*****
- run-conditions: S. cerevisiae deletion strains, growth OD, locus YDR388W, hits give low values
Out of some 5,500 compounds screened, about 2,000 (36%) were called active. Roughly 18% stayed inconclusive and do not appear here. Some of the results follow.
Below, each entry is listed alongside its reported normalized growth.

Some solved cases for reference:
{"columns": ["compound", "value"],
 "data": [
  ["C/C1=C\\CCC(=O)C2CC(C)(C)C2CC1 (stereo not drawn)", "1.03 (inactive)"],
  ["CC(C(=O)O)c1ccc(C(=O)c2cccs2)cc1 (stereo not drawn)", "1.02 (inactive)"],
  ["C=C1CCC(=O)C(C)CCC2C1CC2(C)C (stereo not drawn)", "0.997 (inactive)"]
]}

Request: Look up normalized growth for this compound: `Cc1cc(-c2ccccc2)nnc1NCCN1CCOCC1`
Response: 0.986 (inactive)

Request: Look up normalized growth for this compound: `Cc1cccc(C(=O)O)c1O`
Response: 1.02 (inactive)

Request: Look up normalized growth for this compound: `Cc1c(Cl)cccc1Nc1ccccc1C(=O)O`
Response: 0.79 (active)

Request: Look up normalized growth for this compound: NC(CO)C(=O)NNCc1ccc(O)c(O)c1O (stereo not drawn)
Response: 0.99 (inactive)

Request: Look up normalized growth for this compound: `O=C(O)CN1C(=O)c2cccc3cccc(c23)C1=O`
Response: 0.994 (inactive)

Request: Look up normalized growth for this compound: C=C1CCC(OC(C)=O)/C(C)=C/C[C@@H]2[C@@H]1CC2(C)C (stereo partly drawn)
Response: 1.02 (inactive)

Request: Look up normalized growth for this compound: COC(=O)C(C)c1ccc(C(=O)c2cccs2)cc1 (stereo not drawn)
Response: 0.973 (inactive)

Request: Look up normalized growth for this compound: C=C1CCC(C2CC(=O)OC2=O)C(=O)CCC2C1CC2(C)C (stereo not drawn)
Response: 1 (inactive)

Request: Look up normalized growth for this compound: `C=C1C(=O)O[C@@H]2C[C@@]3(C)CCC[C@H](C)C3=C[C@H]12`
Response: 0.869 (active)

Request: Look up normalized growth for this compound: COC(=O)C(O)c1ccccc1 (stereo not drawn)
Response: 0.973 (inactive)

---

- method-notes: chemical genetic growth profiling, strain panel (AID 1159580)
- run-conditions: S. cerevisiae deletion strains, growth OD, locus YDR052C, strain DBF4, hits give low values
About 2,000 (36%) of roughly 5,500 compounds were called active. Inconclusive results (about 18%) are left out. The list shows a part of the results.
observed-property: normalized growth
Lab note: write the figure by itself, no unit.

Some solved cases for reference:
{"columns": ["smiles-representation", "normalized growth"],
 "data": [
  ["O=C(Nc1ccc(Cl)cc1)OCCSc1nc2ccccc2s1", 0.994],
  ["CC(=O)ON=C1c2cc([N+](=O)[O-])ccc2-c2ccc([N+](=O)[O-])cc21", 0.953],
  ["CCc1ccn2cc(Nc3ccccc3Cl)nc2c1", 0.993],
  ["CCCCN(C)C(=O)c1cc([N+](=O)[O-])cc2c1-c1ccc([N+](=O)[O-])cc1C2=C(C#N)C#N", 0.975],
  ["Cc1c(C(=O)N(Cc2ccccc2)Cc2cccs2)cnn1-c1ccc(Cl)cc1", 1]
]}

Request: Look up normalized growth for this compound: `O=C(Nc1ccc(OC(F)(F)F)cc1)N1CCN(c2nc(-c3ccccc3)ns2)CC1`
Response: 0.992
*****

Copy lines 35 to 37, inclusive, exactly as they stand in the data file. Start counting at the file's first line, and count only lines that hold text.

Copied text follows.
observed-property: normalized growth
Lab note: write the figure by itself, no unit.

Some solved cases for reference: